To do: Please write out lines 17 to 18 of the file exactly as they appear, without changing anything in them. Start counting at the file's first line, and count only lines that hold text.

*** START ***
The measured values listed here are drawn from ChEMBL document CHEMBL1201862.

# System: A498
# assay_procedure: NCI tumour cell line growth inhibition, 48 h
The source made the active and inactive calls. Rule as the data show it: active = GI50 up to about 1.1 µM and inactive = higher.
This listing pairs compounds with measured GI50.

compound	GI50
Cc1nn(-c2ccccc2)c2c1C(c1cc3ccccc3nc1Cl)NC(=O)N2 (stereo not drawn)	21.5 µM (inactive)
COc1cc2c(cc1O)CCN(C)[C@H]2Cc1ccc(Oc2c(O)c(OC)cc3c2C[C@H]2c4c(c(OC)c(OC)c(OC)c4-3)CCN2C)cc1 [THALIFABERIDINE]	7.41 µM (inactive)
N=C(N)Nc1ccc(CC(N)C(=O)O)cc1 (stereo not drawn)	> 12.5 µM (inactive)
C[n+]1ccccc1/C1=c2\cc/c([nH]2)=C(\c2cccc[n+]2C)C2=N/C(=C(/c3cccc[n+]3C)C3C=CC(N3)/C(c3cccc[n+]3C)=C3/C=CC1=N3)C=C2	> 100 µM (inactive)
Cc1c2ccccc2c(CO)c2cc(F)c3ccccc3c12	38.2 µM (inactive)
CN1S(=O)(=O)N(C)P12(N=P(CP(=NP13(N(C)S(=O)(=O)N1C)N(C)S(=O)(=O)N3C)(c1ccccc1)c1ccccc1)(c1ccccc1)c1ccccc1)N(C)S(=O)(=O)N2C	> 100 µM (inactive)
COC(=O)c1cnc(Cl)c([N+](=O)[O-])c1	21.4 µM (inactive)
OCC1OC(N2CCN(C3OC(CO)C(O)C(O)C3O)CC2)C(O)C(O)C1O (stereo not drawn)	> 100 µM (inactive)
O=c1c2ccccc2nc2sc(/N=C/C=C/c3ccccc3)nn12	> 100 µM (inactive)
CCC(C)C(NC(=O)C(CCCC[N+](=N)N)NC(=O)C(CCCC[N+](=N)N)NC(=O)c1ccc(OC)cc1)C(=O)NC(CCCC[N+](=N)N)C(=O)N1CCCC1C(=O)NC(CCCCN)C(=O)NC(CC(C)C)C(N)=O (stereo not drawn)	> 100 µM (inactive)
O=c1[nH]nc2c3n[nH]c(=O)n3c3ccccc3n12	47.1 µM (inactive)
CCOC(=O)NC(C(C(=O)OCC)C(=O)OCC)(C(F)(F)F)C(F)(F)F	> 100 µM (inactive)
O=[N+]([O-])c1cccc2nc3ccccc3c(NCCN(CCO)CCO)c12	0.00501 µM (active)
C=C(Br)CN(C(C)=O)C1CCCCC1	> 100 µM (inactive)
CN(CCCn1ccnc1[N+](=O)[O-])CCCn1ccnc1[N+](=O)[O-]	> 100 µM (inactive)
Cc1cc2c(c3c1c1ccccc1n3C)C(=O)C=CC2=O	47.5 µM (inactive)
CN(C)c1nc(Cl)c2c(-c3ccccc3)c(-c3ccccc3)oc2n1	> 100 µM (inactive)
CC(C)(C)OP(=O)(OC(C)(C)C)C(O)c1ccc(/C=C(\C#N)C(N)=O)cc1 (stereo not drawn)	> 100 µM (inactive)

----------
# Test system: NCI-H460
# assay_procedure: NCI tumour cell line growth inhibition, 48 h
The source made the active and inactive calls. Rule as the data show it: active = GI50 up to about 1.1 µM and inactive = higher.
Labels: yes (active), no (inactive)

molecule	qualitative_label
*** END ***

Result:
O=c1[nH]nc2c3n[nH]c(=O)n3c3ccccc3n12	47.1 µM (inactive)
CCOC(=O)NC(C(C(=O)OCC)C(=O)OCC)(C(F)(F)F)C(F)(F)F	> 100 µM (inactive)